References and further reading
Cortés-Avizanda, A., Jovani, R., Donázar, J.A. and Grimm, V. 2014. Bird sky networks: How do avian scavengers use social information to find carrion? Ecology 95(7): 1799-1808. View
Duriez, O., Kato, A., Tromp, C., Dell’Omo, G., Vyssotski, A.L., Sarrazin, F. and Ropert-Coudert, Y. 2014. How cheap is soaring flight in raptors? A preliminary investigation in freely-flying vultures. PloS one 9(1): e84887. View
Hofbauer, J. and Sigmund, K. 2003. Evolutionary game dynamics. Bulletin of the American Mathematical Society 40(4): 479-519. View
Kane, A., Jackson, A.L., Ogada, D.L., Monadjem, A. and McNally, L. 2014. Vultures acquire information on carcass location from scavenging eagles. Proceedings of the Royal Society of London B: Biological Sciences 281(1793): 20141072. View
Kendall, C.J. 2013. Alternative strategies in avian scavengers: how subordinate species foil the despotic distribution. Behavioral Ecology and Sociobiology 67(3): 383-393. View
Kendall, C.J. 2014. The early bird gets the carcass: Temporal segregation and its effects on foraging success in avian scavengers. The Auk 131(1): 12-19. View
Ogada, D.L. and Keesing, F. 2010. Decline of raptors over a three-year period in Laikipia, central Kenya. Journal of Raptor Research 44(2): 129-135. View
Ogada, D.L., Torchin, M.E., Kinnaird, M.F. and Ezenwa, V.O. 2012. Effects of vulture declines on facultative scavengers and potential implications for mammalian disease transmission. Conservation Biology 26(3): 453-460. View
Ogada, D., Shaw, P., Beyers, R.L., Buij, R., Murn, C., Thiollay, J.M., Beale, C.M., Holdo, R.M., Pomeroy, D., Baker, N. and Krüger, S.C. 2015. Another continental vulture crisis: Africa’s vultures collapsing toward extinction. Conservation Letters 9(2): 89-97. View
Pennycuick, C.J. 1998. Field observations of thermals and thermal streets, and the theory of cross-country soaring flight. Journal of Avian Biology 29(1): 33-43. View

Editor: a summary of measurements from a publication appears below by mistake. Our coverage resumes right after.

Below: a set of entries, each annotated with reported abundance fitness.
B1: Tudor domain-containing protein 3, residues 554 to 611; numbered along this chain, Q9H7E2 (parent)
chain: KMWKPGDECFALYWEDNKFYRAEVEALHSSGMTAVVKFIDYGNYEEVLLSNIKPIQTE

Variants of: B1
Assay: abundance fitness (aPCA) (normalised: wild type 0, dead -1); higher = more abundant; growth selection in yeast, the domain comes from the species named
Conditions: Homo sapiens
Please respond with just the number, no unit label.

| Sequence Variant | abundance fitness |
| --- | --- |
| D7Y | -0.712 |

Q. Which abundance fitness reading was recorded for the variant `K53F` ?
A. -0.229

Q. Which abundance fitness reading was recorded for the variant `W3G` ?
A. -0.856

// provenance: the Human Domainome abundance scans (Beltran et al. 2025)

Ruxton, G.D. and Houston, D.C. 2004. Obligate vertebrate scavengers must be large soaring fliers. Journal of theoretical biology 228(3): 431-436. View
Spiegel, O., Getz, W.M. and Nathan, R. 2013. Factors influencing foraging search efficiency: why do scarce lappet-faced vultures outperform ubiquitous white-backed vultures? The American Naturalist 181(5): E102-E115. View
Vickery, W.L., Giraldeau, L.A., Templeton, J.J., Kramer, D.L. and Chapman, C.A. 1991. Producers, scroungers, and group foraging. American Naturalist 137(6): 847-863. View
About the author
Adam Kane went to college with the intention of studying dinosaurs and started off by completing a Bachelor’s Degree in Zoology at University College Dublin in 2007. During this time his interests broadened which resulted in him spending time in Uganda and Swaziland working on birds and bats. He returned to college and attained his Master’s Degree in Science Communication from Dublin City University in 2010. His PhD at Trinity College Dublin was on the behavioural ecology of scavengers. He received his doctorate in 2015. Adam is currently studying seabirds at University College Cork through funding by the Irish Research Council.
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Featured image: Feeding vultures © Bernard Dupont | CC-BY-SA-2.0 via Wikimedia Commons